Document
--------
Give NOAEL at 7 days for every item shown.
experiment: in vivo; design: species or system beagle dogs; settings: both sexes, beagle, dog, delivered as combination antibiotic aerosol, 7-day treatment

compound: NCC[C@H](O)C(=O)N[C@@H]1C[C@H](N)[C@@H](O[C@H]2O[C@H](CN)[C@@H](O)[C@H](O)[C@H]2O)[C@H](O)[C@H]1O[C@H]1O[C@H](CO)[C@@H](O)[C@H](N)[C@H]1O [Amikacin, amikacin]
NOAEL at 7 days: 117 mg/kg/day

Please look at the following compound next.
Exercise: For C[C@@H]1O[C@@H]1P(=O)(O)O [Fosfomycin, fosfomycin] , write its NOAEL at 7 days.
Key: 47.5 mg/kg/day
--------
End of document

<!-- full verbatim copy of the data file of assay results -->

Give NOAEL at 7 days for every item shown.
experiment: in vivo; design: species or system beagle dogs; settings: both sexes, beagle, dog, delivered as combination antibiotic aerosol, 7-day treatment

compound: NCC[C@H](O)C(=O)N[C@@H]1C[C@H](N)[C@@H](O[C@H]2O[C@H](CN)[C@@H](O)[C@H](O)[C@H]2O)[C@H](O)[C@H]1O[C@H]1O[C@H](CO)[C@@H](O)[C@H](N)[C@H]1O [Amikacin, amikacin]
NOAEL at 7 days: 117 mg/kg/day

Please look at the following compound next.
Exercise: For C[C@@H]1O[C@@H]1P(=O)(O)O [Fosfomycin, fosfomycin] , write its NOAEL at 7 days.
Key: 47.5 mg/kg/day